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The Braves Collapse: The Epitome of Southern Anxiety

September 29, 2011

It grew out of it, so it must be a part of it, right?

Summer baseball, fall football, and church are pretty much the cliches that felt apart of my southern boyhood, and all those things taught me that most heroes are destined for tragedy: Moses couldn't reach the Promised Land. Jesus was crucified. Robert E. Lee surrendered. Martin Luther King, Jr. was assassinated. Eric Zeier couldn't overcome Spurrier. Bill Clinton was impeached. And the Braves, well, the Braves pretty much lose (except for in '95) once autumn comes.


It's as predictable as the seasons, yet as stationary as a dot on a roadmap, which is why when the Braves lost last night in twelve innings, it all felt vaguely familiar, like driving down a highway you once knew, without directions, letting some old memory take the wheel. And that old memory steered everyone doing a tomahawk chop--with their right hand--right off a severe cliff, magically landing us as softly as a cracked bat blooper into the familiar geography of loserdom. We'd been here before. In fact, we were born here, but this time the thorns weren't funny. They seriously, seriously hurt.

David Schoenfield wrote an excellent piece detailing how the Braves didn't lose last night's game on any particular play, that their failing to make the Playoffs after holding an eight and a half game lead at the start of September was not the result of a single ball, strike, hit, error, play, inning, or game, that it took multiple injuries and several weeks for this kind of depression to consume a team and its fanbase like a scar carved into a tree trunk: this mark is going to last for a while.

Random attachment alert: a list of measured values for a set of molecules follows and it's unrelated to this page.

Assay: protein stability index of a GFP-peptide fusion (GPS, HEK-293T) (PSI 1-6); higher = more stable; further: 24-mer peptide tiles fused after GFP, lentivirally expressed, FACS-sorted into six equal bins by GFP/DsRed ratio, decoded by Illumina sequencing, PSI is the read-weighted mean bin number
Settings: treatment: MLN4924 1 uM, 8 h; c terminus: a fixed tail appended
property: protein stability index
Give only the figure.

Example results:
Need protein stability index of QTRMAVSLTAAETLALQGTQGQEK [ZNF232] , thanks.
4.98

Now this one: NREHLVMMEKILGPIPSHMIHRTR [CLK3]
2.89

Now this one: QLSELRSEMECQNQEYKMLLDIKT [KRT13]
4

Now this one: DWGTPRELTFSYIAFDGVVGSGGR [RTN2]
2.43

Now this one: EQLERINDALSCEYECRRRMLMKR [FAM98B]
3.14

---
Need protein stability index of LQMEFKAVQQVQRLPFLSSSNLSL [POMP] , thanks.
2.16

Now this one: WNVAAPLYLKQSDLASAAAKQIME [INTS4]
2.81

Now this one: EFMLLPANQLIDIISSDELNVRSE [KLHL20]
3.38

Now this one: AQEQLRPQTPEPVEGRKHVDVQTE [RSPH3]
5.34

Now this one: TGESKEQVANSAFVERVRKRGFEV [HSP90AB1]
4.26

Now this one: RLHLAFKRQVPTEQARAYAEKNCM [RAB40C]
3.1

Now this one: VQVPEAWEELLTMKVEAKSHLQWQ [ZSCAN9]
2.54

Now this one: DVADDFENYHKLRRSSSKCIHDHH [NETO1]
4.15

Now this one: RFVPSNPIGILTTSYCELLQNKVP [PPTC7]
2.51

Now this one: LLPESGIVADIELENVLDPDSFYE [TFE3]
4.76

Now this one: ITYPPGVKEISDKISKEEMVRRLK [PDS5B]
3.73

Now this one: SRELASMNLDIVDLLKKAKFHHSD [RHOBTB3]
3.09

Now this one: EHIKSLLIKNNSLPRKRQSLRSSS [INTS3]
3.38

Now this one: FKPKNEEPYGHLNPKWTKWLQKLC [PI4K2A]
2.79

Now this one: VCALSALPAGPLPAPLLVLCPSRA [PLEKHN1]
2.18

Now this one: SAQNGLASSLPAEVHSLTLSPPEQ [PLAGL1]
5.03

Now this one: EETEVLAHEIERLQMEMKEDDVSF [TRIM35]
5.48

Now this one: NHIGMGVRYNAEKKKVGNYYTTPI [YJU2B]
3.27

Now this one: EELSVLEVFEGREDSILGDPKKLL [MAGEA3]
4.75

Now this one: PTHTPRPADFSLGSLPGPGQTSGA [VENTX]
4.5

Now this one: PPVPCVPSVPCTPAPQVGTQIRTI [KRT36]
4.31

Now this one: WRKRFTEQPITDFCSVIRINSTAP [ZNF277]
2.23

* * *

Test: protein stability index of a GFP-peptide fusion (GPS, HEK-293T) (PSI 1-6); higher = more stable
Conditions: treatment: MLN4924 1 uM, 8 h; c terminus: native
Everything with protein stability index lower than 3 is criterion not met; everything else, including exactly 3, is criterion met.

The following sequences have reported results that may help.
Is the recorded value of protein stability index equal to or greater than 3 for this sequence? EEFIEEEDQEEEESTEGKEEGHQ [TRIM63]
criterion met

And I agree with him.

I agree with him, because both the positive and negative aspects of change are long trains a coming. Rails are laid and time chugs down them, devouring coal dust and huffing out smoke, and while it can take centuries of oppression and slavery to bring about a war and years of bloodshed to bring about a surrender, it's always the image of a depressed General Lee riding by his weary yet still enthusiastic men that sticks with me, especially considering that the man is sad over losing a war that he never wanted to fight in the first place. That gets to me. And it gets to me because all the paintings and photographs at Appomattox are of a man with the weight of the Condfederacy's lost hopes, history's sins, and the world's consequences riding on his shoulders, and he looks as helpless in that moment of defeat as he sounded before the war in a letter to his son, and I always wonder if the man ever believed the South could win in the first place.

Last night, I thought the Braves would lose even before the first pitch was thrown out, and I know I'm not the only one--Twitter was alive with doubt. Braves fans expected to lose. Hell, we always expect to lose; it's why we don't show up for games all summer. Most people think that the '90s spoiled us, and, therefore, we don't show up until the postseason; but truly, we don't show up until the postseason because we figure why show up for Gettysburg when you know Appomattox is just months away. Last night, we showed up at Turner Field because we wanted to pay our respects to a cause we already knew was lost.